08 Constraint-based Analysis

08 Constraint-based Analysis - Course Outline Introduction...

Info iconThis preview shows pages 1–8. Sign up to view the full content.

View Full Document Right Arrow Icon

Info iconThis preview has intentionally blurred sections. Sign up to view the full version.

View Full DocumentRight Arrow Icon

Info iconThis preview has intentionally blurred sections. Sign up to view the full version.

View Full DocumentRight Arrow Icon

Info iconThis preview has intentionally blurred sections. Sign up to view the full version.

View Full DocumentRight Arrow Icon

Info iconThis preview has intentionally blurred sections. Sign up to view the full version.

View Full DocumentRight Arrow Icon
This is the end of the preview. Sign up to access the rest of the document.

Unformatted text preview: Course Outline Introduction Control-flow analysis Dataflow analysis and abstract interpretation Sparse analysis Adding indirection (pointers) Adding functions Type- and constraint-based analysis Ben Hardekopf () CS 290C Program Analysis Fall 2011 1 / 37 Section Outline Type- and Constraint-Based Analysis Constraint-based Analysis I Andersen-style Flow-Insensitive Pointer Analysis Type-based Analysis Relation to Datafow Analysis Ben Hardekopf () CS 290C Program Analysis Fall 2011 2 / 37 Constraint-Based Analysis The foundation of a constraint-based analysis is a constraint language that defines what kind of constraints we can specify. The decidability, complexity, and precision of a constraint-based analysis depend largely on what language we choose. Ben Hardekopf () CS 290C Program Analysis Fall 2011 3 / 37 Constraint-Based Analysis The foundation of a constraint-based analysis is a constraint language that defines what kind of constraints we can specify. The decidability, complexity, and precision of a constraint-based analysis depend largely on what language we choose. We will look specifically at set constraints : Definition (Set Constraint Language) x V ariable c Constructor = empty set 1 = universal set E Expr ::= x | | 1 | E | E 1 E 2 | E 1 E 2 | c ( E 1 ,..., E a ( c ) ) S Stmt ::= E 1 E 2 | S 1 S 2 Ben Hardekopf () CS 290C Program Analysis Fall 2011 3 / 37 Example Example (Set Constraint Statement) { c 1 } x { c 1 , c 2 , c 3 } y x x y { c 2 } z ( x y ) c 1 , c 2 , c 3 are nullary constructorsconstructors that dont take any arguments. Nullary constructors act as constants and are usually written without (). Ben Hardekopf () CS 290C Program Analysis Fall 2011 4 / 37 What is a Constructor? Constructors are uninterpreted functionsthe analysis doesnt care what they mean, its up to us to give them a useful interpretation. A good example of constructors are type constructors : I Nullary constructors: Int , String , . . . I Unary constructors: Int , . . . I Binary constructors: Int String , . . . Ben Hardekopf () CS 290C Program Analysis Fall 2011 5 / 37 What is a Constructor? Constructors are uninterpreted functionsthe analysis doesnt care what they mean, its up to us to give them a useful interpretation. A good example of constructors are type constructors : I Nullary constructors: Int , String , . . . I Unary constructors: Int , . . . I Binary constructors: Int String , . . . Characteristics of constructors: Every constructor has an arity : the number of arguments it takes Every parameter position of a constructor is either covariant or contravariant I Covariant if the constructor is monotone w.r.t. that position I Contravariant if it is anti-monotone w.r.t. that position....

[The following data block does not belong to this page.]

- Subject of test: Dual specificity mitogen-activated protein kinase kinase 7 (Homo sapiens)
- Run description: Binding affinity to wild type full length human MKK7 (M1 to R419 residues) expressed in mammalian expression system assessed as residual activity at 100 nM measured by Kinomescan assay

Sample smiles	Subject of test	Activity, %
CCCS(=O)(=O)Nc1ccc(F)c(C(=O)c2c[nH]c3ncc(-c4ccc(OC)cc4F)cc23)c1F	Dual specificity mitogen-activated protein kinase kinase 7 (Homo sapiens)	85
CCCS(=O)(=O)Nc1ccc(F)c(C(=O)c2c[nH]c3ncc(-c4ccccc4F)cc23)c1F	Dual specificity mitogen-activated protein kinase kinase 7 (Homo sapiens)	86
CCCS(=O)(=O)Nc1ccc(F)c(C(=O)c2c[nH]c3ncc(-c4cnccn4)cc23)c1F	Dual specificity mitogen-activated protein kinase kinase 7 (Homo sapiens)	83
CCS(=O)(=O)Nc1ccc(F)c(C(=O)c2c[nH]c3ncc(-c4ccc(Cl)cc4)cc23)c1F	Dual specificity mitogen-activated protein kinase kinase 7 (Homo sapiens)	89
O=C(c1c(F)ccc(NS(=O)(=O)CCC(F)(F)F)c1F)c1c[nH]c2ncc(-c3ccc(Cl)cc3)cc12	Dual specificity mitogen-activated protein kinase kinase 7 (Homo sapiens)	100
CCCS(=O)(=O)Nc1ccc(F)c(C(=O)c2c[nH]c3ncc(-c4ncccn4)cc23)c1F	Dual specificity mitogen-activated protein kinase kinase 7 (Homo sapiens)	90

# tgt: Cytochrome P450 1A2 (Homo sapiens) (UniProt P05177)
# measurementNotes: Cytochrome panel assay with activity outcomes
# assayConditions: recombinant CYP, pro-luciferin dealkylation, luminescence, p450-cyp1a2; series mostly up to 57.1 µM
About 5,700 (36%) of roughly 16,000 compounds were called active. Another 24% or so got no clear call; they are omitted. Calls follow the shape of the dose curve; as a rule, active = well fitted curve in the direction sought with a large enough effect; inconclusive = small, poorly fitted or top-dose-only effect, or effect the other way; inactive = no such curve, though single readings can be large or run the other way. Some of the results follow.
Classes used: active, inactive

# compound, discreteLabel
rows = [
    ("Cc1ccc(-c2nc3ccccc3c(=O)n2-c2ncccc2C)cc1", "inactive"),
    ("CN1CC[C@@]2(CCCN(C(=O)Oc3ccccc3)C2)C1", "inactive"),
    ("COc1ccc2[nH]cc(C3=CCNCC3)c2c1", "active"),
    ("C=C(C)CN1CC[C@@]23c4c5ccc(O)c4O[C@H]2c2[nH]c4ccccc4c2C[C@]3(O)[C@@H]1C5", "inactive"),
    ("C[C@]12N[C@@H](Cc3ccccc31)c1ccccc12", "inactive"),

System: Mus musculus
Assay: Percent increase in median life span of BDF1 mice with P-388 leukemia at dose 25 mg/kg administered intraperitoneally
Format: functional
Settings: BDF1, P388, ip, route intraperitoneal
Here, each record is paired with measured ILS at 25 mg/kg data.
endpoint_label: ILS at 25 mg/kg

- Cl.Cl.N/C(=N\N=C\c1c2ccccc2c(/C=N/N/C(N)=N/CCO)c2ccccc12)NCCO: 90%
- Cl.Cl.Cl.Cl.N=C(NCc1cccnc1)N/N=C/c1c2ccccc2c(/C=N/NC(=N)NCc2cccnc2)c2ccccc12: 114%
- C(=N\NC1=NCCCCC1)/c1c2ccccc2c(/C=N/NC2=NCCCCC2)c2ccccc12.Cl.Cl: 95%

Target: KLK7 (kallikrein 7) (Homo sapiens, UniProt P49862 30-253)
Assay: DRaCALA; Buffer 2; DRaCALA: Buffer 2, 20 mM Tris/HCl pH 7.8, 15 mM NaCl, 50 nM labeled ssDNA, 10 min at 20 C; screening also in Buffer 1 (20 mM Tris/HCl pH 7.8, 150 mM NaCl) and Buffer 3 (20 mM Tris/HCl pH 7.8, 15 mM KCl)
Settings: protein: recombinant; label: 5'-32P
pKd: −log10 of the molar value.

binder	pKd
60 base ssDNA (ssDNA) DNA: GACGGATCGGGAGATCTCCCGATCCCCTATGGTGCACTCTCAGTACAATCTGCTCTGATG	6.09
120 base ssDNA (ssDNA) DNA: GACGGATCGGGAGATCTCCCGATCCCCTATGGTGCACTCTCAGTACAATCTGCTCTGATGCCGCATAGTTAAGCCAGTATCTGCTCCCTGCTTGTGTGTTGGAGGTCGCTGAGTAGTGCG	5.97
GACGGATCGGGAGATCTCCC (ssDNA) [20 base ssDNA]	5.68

View Full Document

This note was uploaded on 12/27/2011 for the course CMPSC 290a taught by Professor Vandam during the Fall '09 term at UCSB.

Page1 / 66

08 Constraint-based Analysis - Course Outline Introduction...

This preview shows document pages 1 - 8. Sign up to view the full document.

View Full Document Right Arrow Icon
Ask a homework question - tutors are online